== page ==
The conservatory roof

If you have a conservatory installed, or you’re considering an installation in the near future, then you will probably have decided on a style from the ranges available. Whether you’ve opted for a Victorian, Edwardian, bespoke or lean-to design, it’s time to consider the conservatory roof. And this will have a massive impact on your conservatory as a whole.

Below you’ll find the main conservatory roof options available, with a full description on why you should consider the option for your home.

Glass conservatory roofs

You’ll probably know by now but conservatories are typically made from glass. What you may not know is that this is part of Building Regulations and conservatories can only have 25% brickwork.

With a glass roof you’ll be in keeping with the conservatory’s design, letting in plenty of light throughout the year. You’ll need to ensure your conservatory frames are thick and strong enough to support the weight, so glass is often perfect for aluminium constructions.

Heat reflective glass

Heat reflective glass is an option that’s becoming more and more popular in the UK for the conservatory roof. It’s otherwise known as energy efficient glass and a metallic coating helps to retain heat whilst not limiting the amount of light that passes through.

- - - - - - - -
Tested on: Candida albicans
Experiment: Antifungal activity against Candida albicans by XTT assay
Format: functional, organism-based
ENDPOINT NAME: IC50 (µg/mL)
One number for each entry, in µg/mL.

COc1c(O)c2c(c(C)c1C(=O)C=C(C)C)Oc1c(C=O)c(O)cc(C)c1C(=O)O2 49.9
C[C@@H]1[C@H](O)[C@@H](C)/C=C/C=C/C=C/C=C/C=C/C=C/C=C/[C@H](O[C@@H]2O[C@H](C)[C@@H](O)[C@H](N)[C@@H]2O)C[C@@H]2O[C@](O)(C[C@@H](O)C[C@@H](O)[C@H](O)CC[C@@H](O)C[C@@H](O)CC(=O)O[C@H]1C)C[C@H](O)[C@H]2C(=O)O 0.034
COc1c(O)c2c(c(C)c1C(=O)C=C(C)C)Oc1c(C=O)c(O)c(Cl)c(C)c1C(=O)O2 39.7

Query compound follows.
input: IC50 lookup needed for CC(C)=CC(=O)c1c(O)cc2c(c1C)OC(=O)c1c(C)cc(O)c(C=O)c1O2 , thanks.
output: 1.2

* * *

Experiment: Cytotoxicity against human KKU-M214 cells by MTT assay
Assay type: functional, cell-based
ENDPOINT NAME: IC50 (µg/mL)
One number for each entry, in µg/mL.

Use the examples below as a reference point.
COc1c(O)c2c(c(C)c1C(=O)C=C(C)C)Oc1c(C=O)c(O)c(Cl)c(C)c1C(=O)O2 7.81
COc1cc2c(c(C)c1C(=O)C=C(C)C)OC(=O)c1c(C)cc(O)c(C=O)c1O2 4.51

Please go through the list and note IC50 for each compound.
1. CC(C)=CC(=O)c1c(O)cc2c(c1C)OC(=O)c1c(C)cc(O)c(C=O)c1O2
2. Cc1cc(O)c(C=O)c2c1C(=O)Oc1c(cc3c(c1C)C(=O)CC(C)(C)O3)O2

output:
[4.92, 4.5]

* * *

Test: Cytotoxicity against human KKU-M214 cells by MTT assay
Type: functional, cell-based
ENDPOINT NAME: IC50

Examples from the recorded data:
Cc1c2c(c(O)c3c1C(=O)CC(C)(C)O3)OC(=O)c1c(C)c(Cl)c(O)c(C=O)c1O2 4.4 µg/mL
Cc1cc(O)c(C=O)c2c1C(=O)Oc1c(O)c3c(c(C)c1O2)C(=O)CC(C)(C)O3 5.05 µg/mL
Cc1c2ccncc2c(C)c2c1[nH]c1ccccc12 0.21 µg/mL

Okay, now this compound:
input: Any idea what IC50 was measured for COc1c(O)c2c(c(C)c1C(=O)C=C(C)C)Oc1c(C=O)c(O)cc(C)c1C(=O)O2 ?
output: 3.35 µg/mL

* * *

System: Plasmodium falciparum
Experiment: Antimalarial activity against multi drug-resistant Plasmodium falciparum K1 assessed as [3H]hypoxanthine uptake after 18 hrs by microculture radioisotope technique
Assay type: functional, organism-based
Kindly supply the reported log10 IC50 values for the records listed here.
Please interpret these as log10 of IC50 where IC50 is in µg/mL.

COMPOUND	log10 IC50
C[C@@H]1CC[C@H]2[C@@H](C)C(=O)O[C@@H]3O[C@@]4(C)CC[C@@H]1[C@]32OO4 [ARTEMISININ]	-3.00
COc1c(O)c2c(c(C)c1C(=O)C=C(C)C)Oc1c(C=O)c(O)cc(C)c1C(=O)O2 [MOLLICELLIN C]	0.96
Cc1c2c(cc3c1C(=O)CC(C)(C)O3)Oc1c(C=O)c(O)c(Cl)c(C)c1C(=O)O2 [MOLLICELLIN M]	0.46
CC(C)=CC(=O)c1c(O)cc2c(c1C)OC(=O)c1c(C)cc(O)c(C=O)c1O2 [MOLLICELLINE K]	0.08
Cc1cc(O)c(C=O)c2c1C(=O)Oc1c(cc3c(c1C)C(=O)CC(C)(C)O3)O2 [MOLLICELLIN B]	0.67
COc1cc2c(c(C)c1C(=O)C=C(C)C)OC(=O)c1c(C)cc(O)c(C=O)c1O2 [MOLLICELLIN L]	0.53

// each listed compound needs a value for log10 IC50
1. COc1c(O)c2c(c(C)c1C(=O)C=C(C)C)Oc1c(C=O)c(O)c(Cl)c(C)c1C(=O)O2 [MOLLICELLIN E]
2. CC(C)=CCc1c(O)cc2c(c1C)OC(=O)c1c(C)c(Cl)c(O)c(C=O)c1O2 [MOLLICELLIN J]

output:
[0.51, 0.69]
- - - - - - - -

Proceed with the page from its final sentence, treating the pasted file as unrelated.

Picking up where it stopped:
With heat reflective glass you won’t have to worry about glare either, especially on those sunny summer days. Remember though that low-e glass doesn’t act as insulation and will need combining with double or triple glazing.
Self-cleaning glass

Another possibility for the conservatory roof material is self-cleaning glass. A thin photocatalytic coating will be able to breakdown the dirt that accumulates on the roof with natural sun rays. Once the grime has been loosened it can then be washed away with natural rainfall. This helps to cut down your time spent maintaining the roof.

If you want to, it’s possible to combine self-cleaning glass with heat reflective properties. However, it’s important to specify this to your contractor as early as possible.

Tiled conservatory roof

Tiled roof conservatories are better known as sunrooms or garden rooms. This option has proved to be quite popular in the domestic market because it blends in well with the existing house.

As such, planning permission tends to be easier to gain with tiled rooftops, especially for those who live in a conservation area or listed building. If you have a south facing garden, tile roofs give the opportunity to avoid the conservatory overheating.

On top of this, tile roofs mean you have more privacy and are protected from prying eyes.
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Polycarbonate Roof

Polycarbonate is one of the favourite conservatory roof options in Britain. It’s often picked because of its ability to keep heat out of the conservatory and up to 80% of the sun’s rays can be blocked. As such, you’ll have the benefits of a more consistent temperature, especially in summer months.

Polycarbonate roofing will also reflect glare and experts say this can be reduced by 86%. As well as this, in the winter when you want to keep warm, heat won’t escape through the roof. Polycarbonate helps you to control energy bills and prevents your expenses escalating.

The conservatory roof
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